Looking down, my hands are young.
Little nails. Little fingers.
Skipping on the keys.
Smooth, dainty skin.
I am six.
From farther up I’m looking down at my hands upon the keys.
Bigger reach, longer nails. A little polish
Dancing on the keys.
Taut, youthful skin.
I am sixteen.
Looking down, my hands are shopworn.
They play the music that comes through me.
My fingers waltz on the keys now.
Drying, aging skin.
I am fifty.
My gaze descends to my hands resting on the keys.
As I lift and lower, music emerges,
But alas, my fingers lumber on the keys.
Misshapen knuckles; veins popping blue.
I am seventy.
I look down upon my hands.
My fingers hover and shake,
Taking dry aim at the keys.
Gnarled, twisted, useless hands
I am too old.
They wheel me over. I bend toward the piano.
I hit a few notes with tentative strokes, and
I cry out in frustration. Then I remember.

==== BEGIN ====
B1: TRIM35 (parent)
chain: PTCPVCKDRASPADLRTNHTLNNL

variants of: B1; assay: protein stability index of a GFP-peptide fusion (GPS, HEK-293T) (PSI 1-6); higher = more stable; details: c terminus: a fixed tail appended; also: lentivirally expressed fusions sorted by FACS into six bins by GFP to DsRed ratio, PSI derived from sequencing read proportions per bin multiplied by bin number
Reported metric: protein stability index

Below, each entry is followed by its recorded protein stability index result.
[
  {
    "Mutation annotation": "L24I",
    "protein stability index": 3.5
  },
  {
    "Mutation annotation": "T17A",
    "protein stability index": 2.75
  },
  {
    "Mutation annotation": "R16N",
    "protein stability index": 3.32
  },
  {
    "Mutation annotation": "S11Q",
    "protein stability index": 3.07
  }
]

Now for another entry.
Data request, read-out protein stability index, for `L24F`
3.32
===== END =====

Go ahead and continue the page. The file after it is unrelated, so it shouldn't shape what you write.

I remember and I weep for the lovely melodies
That still skip in my heart.
* * * * * *
I am pushing toward the seventies decade, and I have this lovely video of my son and me playing a duet! This is one melody that will skip in my heart for a long time.
Note: The poem appeared in the California Writers Club 100th Anniversary Anthology called West Winds Centennial, published in 2010. The California Writers Club is a 501 (c)3 organization that was founded in 1909(!) by honorary members Jack London, George Sterling, Joaquin Miller and Ina Coolbrith.